Finally we have sounds from the distant past when the Milky Way was just being formed. Now stargazers can listen to the music of the spheres from 13 billion years ago in the past.
They were a bunch of astrophysicists from the University of Birmingham. What they did was to record the sounds from stars in M4 which is one of the earliest galaxies. It is 13 billion years old.
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The information came from the NASA Kepler/K2 Mission. The resonant oscillations of stars were heard via the employment of asteroseismology. The stars seemed to oscillate and the brightness was caused by the sound inherent inside the stars.
Via a measurement of these tones, the age and massiveness of the stars could be determined. This field of asteroseismology is of great interest to scientists since it could unravel some of the mysteries of the universe.
To explore space and at least observe the far off pavilions of this final frontier is the ultimate goal and objective of mankind. According to the experts, they were really excited about the whole thing.
To listen to the sounds of the galaxies that were existent so many billions of years ago is a treat reserved for a lucky few. Yet these astrophysicists want to make the tonal and eerie music available to the general public as well.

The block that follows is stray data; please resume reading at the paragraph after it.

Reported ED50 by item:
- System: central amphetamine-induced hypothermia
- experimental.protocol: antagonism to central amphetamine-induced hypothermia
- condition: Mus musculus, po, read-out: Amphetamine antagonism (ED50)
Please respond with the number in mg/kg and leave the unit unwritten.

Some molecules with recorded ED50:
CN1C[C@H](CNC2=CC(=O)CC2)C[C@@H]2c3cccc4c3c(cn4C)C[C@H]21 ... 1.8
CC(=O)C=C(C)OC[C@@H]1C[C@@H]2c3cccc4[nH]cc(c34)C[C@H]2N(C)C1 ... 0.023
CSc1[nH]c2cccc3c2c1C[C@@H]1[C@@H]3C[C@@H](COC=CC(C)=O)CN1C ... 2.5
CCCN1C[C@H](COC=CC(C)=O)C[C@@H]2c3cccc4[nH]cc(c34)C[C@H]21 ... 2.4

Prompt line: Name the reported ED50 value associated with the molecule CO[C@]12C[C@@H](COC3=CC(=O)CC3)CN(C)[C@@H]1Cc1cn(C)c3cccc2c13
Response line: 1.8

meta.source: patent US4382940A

These stars are actually like fossils found on the shores of space-time. The universe is not only more mysterious and unpredictable than we think, it is way ahead of us in this game set up by Mother Nature.
Man after all can only imitate. The universe actually creates. Finally, thanks to this discovery of the music of the spheres, we will be able to determine how spiral galaxies like our own Milky Way developed in the first place.
Up until now some young stars were included in the studies carried out by astronomers and astrophysicists. Yet today we know that the age-old stars are also within our reach at least on an observational basis.
This field is a nascent one and it still has to evolve. For now though the music of the universe will be made available to the masses as a source of inspiration. We are probably not alone in a complex universe that has its contradictions and is fascinating to study on its own.
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The findings of this research got published in the Royal Astronomical Society journal Monthly Notices.